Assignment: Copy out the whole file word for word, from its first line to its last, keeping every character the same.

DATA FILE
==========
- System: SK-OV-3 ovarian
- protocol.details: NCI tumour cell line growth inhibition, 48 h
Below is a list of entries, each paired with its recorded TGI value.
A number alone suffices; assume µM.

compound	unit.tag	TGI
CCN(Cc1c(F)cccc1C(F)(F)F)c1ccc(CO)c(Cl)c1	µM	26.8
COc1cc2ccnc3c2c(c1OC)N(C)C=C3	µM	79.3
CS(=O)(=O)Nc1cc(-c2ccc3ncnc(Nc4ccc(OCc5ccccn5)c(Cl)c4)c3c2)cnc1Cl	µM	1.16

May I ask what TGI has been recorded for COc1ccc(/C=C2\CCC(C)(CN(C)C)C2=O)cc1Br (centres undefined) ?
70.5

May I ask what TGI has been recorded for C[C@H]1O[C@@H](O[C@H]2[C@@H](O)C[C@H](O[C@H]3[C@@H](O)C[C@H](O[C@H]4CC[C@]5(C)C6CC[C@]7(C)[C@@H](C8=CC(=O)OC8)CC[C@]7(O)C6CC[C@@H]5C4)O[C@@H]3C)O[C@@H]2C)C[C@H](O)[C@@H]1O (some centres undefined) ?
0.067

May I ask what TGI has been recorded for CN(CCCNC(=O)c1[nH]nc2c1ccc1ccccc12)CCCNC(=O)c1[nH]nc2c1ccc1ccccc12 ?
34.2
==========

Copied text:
- System: SK-OV-3 ovarian
- protocol.details: NCI tumour cell line growth inhibition, 48 h
Below is a list of entries, each paired with its recorded TGI value.
A number alone suffices; assume µM.

compound	unit.tag	TGI
CCN(Cc1c(F)cccc1C(F)(F)F)c1ccc(CO)c(Cl)c1	µM	26.8
COc1cc2ccnc3c2c(c1OC)N(C)C=C3	µM	79.3
CS(=O)(=O)Nc1cc(-c2ccc3ncnc(Nc4ccc(OCc5ccccn5)c(Cl)c4)c3c2)cnc1Cl	µM	1.16

May I ask what TGI has been recorded for COc1ccc(/C=C2\CCC(C)(CN(C)C)C2=O)cc1Br (centres undefined) ?
70.5

May I ask what TGI has been recorded for C[C@H]1O[C@@H](O[C@H]2[C@@H](O)C[C@H](O[C@H]3[C@@H](O)C[C@H](O[C@H]4CC[C@]5(C)C6CC[C@]7(C)[C@@H](C8=CC(=O)OC8)CC[C@]7(O)C6CC[C@@H]5C4)O[C@@H]3C)O[C@@H]2C)C[C@H](O)[C@@H]1O (some centres undefined) ?
0.067

May I ask what TGI has been recorded for CN(CCCNC(=O)c1[nH]nc2c1ccc1ccccc12)CCCNC(=O)c1[nH]nc2c1ccc1ccccc12 ?
34.2